Read the language of Ezra, chapter 9, and also the admonitory words of Nehemiah, 13:23-27.

"In those days also I saw the Jews who had married women of Ashdod, Ammon, and Moab. And half of their children spoke the language of Ashdod, and they could not speak the language of Judah, but the language of each people. And I confronted them and cursed them and beat some of them and pulled out their hair. And I made them take oath in the name of God, saying, "You shall not give your daughters to their sons, or take their daughters for your sons or for yourselves. Did not Solomon king of Israel sin on account of such women? Among the many nations there was no king like him, and he was beloved by his God, and God made him king over all Israel. Nevertheless, foreign women made even him to sin. Shall we then listen to you and do all this great evil and act treacherously against our God by marrying foreign women?"

If we come forward to the CHRISTIAN CHURCH, we may safely affirm that few circumstances have had a greater influence in deteriorating piety in the hearts of professors, or in corrupting the communion of saints, than a neglect of the Christian rule of marriage. The pious party has not only had the tone of religion lowered in their own minds—but have been anxious, and in innumerable cases have succeeded, to introduce the unsaved spouse into the church, which by the operation of this two-fold mischief has been grievously injured, in its piety and purity.

On all these grounds, such marriages are injurious and should be avoided. Perhaps female believers more frequently violate this rule, than men; which may be accounted for in great measure by the circumstance, that they are the chosen, and not the choosing party. An offer of marriage, where the individual who makes it is even in some tolerable degree respectable, and desirable, is a compliment, so far as it goes, which of itself is apt to entangle a female's heart, at any rate her vanity, and to produce a hesitancy, even where her conscience dictates the propriety of an immediate refusal. This hesitancy is greatly increased, of course, when the offer comes from one who is in every respect desirable, with the solitary exception of a lack of piety. How many have been induced by the prospect of an advantageous settlement in life, to overlook this one great defect, and to balance the lack of piety, by wealth and worldly respectability; and of these how large a proportion have repented of their sins, and lived to envy the woman, who though struggling with poverty, was blessed and happy with a pious husband.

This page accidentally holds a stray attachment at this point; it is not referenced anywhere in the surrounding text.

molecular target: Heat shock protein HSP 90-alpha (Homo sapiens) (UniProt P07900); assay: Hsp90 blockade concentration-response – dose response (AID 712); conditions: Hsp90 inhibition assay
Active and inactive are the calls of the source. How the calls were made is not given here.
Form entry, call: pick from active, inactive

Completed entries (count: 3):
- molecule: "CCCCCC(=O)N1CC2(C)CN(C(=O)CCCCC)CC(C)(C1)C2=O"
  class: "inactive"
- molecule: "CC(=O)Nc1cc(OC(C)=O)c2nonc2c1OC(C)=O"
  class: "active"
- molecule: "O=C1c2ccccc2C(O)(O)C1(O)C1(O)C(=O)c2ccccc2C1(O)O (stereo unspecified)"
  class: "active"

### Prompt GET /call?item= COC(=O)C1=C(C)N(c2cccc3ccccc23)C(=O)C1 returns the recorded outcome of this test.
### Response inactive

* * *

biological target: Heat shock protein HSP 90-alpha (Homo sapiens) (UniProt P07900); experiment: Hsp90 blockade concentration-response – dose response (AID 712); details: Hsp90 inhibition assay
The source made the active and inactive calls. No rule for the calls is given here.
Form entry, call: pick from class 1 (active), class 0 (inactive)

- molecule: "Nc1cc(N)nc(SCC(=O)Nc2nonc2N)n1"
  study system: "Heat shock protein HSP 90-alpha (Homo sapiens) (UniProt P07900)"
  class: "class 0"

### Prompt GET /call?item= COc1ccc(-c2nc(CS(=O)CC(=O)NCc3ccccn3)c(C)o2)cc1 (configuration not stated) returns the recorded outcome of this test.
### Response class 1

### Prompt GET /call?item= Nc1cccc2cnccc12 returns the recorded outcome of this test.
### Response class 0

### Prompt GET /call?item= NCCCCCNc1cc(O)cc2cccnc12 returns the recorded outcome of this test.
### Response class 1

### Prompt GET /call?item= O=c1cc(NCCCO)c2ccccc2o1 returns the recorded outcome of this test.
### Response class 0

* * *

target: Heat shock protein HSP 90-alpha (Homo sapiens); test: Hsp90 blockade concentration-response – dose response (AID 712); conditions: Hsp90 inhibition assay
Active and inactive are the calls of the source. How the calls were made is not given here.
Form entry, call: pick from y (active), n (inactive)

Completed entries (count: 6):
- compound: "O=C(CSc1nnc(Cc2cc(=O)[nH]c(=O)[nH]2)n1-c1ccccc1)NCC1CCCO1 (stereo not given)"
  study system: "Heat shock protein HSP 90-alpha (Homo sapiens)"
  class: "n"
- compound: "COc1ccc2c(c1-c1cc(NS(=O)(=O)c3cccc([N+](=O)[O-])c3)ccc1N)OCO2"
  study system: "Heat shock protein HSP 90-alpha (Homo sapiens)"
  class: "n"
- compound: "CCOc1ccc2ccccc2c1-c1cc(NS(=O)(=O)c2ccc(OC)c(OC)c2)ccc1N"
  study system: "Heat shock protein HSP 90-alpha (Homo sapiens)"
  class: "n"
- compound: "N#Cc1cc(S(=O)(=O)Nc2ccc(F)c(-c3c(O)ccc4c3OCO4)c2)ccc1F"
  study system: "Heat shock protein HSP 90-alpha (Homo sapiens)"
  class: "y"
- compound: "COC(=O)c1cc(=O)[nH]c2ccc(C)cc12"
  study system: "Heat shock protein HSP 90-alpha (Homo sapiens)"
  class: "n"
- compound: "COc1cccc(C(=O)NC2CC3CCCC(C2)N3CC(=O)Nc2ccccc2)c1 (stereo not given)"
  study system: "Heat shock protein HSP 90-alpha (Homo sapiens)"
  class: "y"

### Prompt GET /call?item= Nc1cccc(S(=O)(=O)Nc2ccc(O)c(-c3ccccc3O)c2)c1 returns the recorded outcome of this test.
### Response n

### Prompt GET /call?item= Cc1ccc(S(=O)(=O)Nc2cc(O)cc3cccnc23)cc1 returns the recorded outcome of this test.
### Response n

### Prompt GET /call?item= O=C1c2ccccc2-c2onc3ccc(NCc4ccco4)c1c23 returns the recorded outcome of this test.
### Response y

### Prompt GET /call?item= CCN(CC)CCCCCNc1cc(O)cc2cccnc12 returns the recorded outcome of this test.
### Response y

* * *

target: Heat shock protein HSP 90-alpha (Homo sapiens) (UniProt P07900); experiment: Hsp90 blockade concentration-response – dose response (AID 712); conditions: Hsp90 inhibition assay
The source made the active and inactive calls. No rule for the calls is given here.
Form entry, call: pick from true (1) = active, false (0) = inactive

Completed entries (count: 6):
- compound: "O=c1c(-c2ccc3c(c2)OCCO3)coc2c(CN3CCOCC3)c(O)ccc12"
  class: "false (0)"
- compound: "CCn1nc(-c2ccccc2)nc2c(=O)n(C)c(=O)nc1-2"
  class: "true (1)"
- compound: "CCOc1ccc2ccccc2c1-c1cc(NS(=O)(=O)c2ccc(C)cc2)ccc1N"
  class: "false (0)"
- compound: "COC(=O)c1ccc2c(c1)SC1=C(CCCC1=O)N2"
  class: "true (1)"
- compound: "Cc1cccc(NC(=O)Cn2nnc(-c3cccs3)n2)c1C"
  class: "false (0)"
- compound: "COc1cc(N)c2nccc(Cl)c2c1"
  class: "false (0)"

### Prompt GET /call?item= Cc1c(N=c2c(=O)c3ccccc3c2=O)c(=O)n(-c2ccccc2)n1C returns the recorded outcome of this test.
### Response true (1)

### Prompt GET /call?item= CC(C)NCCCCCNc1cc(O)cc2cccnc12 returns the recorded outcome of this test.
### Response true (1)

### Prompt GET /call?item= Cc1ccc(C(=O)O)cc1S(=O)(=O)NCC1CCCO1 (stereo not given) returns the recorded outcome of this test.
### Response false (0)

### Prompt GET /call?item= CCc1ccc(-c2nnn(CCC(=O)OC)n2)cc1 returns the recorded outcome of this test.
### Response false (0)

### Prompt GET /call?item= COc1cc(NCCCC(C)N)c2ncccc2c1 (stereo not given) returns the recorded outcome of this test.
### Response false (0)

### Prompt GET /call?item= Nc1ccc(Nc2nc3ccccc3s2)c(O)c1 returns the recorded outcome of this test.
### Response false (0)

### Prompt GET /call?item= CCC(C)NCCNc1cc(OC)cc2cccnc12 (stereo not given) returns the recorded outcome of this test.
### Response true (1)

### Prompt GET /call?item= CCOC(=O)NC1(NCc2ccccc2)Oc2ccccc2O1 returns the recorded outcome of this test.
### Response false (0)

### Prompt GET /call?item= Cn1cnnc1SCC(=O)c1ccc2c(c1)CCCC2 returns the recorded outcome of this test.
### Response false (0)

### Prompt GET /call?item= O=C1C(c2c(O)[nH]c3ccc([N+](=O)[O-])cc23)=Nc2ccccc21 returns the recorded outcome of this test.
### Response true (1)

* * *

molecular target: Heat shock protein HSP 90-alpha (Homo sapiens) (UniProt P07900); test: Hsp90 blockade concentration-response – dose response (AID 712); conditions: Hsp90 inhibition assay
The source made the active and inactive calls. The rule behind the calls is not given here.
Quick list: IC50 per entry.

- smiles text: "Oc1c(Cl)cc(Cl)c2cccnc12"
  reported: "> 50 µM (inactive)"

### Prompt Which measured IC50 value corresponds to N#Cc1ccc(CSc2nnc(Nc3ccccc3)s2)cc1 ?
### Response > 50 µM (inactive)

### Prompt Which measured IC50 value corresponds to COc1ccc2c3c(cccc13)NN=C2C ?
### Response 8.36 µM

It is of great consequence that the mind should be previously fortified against this danger by a deep inwrought conviction of the obligation of the Christian's rule of marriage, and the unlawfulness of violating it. We must not, in any case, have to seek our weapons—when we need them to use. If we have then to discuss the propriety of an act gainful in itself, when the temptation to perform it is pressing upon us, we are almost sure to be overcome. The heart is a bad judge in all cases—but especially in a love affair, or the prospect of a gainful marriage. Young people who are professors, should begin life with this, as one of their maxims, and which they should feel no more at liberty to set aside than they do any other of the precepts of religion, that no inducement should be strong enough to lead a Christian to marry an impious person.

When a marriage connection has been formed while both parties were in an unconverted state, a subsequent change in the religious views and feelings of either of them is not a sufficient ground for dissolving the marriage, except by the abandonment of the other; but where the engagement was entered into while both parties were professors, and one of them, before marriage, throws off religion, the other is not only authorized by the word of God to terminate the connection—but is required to do so.

The excuses by which many attempt to justify their neglect of the Christian law, are often specious—but never valid. Sometimes the hopeful appearances of the individual whom a professor wishes to marry, are pleaded. In some cases these appearances are hypocritically assumed purposely to deceive; in others they are a real yielding to the persuasion of affection, and an actual intention to alter the conduct—but far enough off from true religion. Even piety appears lovely in those we love, and may be imitated as far as it can be without the reality, for their sake. The godliness which is seen for the first time in a person, when he desires to gain the heart of a true Christian, should be always looked upon with great caution, and even suspicion. When we wish to think an object of our regard to be a Christian, a very little evidence will suffice to produce conviction. If the individual whom the person wishes to marry, be not eminent in piety—it is a presumption, though certainly not a proof, that he is quite undecided in his religious character.

It is not, I believe, an uncommon case for Christians to marry unconverted people under the idea and hope of converting them. Is marriage, then, one of the means of grace? Has the plan usually succeeded where it has been tried? Alas! how often has the conversion been of another kind, and the professor has been led back to the world? We must give up all excuses, then, and admit that it is the duty of a professor, to marry only in the Lord. But if it were not, and it was left to his own option, would it not be for his happiness to choose a pious companion; one who could help him in his Christian course, and enter into his hopes and fears, his joys and sorrows, concerning the subject that lies nearest to his heart; one who would aid him to bring up his children in the fear of God, and who would not thwart him in his plans for their eternal interests; one that would cooperate with him in all his efforts to glorify God, to bless his family, and to extend the church; one that would soothe him in sickness, sadness, and death, with the words of consolation, Christian experience, and prayer; one whom he would be in no fear of losing in the dark valley of the shadow of death; one whom he hoped to dwell with as an angel spirit in heaven, after having dwelt with her as an angel in the flesh on earth? O, who that has tasted the sweet and holy influence which religion imparts to the fellowship of a holy couple, their mingled love and piety, would willingly forego this sacred and solemn delight?